i just went back and loaded up kotor,

i couldn't even get 7fps at 800x600 in the area im in, but now with graphics maxed at 1024x768 i get a very playable frame rate. could be a bit better, but im guessing it will be like that for most games now.
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a c 376 U Graphics card
December 20, 2009 12:34:13 AM

Newer cards, as always, will likely be more powerful but other than that no. DX11 is a technical specification. When they change it it will be called DX12 and that will take several years.
An HD5770 is a good amount better than the HD4850. Think of it basically as a smaller, more power efficient, DX11 compatible HD4870.
It is a pretty good card for 1920x1200. You should be able to max out the setting on almost any game and get above 30 fps. It may struggle slightly on the most graphic intensive games if you max out the setting and use a large amounts of AA but turning down the AA should fix that.
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December 20, 2009 12:51:29 AM

jyjjy said:
An HD5770 actually uses slightly less power than a (regular) 9800GT and lot less than an HD4850. Maxing out all of his components at once(a very unlikely scenario) should use at most 23 amps. So unless those specifications on the psu are very wrong he should have no problems.


Good call on the 5770, I had forgotten about that. The 9800 GT and 4850 use nearly identical power, though, at least according to this page in an older tom's article.

OP, from the sounds of it, you're not a real intense gamer so you shouldn't really need anything stronger than the 5770. It will run any game in existence so long as you're willing to live with some lowered visuals on the more demanding titles, which you've already stated you're OK with. Your PSU should be able to handle it, but off-brand PSUs can vary wildly. You might have a craptastic one that dies quickly, or you might have an awesome unit that works flawless for years. It's kinda luck of the draw.
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a c 376 U Graphics card
December 20, 2009 1:15:33 AM

That page doesn't even list the 9800GT just the 9800GTX, but it does have the 8800GT which is basically the same card(9800GT should use slightly less power I believe.) In fact it has 2 of them and quite oddly it lists the one with twice as much memory as using 33 less watts under load. So something is clearly wrong there.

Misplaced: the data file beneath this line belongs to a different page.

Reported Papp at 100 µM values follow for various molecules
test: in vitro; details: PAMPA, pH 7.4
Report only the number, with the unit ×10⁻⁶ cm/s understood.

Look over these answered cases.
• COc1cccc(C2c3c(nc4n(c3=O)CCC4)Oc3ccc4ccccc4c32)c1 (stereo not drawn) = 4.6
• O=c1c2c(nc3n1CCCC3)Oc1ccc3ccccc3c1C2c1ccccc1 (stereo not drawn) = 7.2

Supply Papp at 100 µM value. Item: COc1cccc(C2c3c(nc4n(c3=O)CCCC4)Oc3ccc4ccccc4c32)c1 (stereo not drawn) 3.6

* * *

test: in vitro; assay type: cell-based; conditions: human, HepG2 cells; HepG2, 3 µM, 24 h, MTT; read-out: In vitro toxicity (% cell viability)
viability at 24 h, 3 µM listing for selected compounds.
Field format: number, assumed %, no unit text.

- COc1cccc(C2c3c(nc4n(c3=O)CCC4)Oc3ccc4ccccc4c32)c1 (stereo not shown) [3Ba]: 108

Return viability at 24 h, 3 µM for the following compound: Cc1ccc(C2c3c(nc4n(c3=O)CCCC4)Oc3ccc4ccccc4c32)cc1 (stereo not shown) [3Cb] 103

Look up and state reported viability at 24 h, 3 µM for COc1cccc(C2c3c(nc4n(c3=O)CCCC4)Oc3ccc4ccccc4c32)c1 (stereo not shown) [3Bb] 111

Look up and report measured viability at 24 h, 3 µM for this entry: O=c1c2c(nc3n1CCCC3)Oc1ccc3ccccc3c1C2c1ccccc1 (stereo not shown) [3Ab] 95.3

I was going based on this;
http://www.techpowerup.com/reviews/HIS/HD_5770/28.html
and this;
http://forums.atomicmpc.com.au/index.php?showtopic=264
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December 20, 2009 1:50:41 AM

jyjjy said:
Newer cards, as always, will likely be more powerful but other than that no. DX11 is a technical specification. When they change it it will be called DX12 and that will take several years.
An HD5770 is a good amount better than the HD4850. Think of it basically as a smaller, more power efficient, DX11 compatible HD4870.
It is a pretty good card for 1920x1200. You should be able to max out the setting on almost any game and get above 30 fps. It may struggle slightly on the most graphic intensive games if you max out the setting and use a large amounts of AA but turning down the AA should fix that.


at 1920x1200 i believe i would never use AA, i may turn it on ar first to see how something plays, but thats it.

and also

dx9.0
dx9.0b
dx9.0c
dx9.0* (i forget the other letter)
dx10
dx10.1

you see where im comeing from when i say a revision with that list right?

but as far as everyone knows, there is nothing planned right?
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a c 376 U Graphics card
December 20, 2009 2:21:39 AM

The revisions are usually minor and when they require new hardware the features rarely get used(ala DX10.1)
Anyway, no, DX11 was just released with the new Windows and there are only a handful of games for it out at this point. Any revisions will take a while.
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December 20, 2009 4:53:42 AM

back when dx9 was going through its revisions, i didnt have a computer that would benefit from those cards. i got a new computer after 9.0c was out.

did the 9.0 - 9.0c require new hardware to take advantage of it or was it all software?
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December 20, 2009 9:55:10 AM

from my understanding it is a 450watt, or at least on paper that is.

and for 500 watt i have seen FAR higher amps than 32.
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a c 376 U Graphics card
December 20, 2009 7:05:19 PM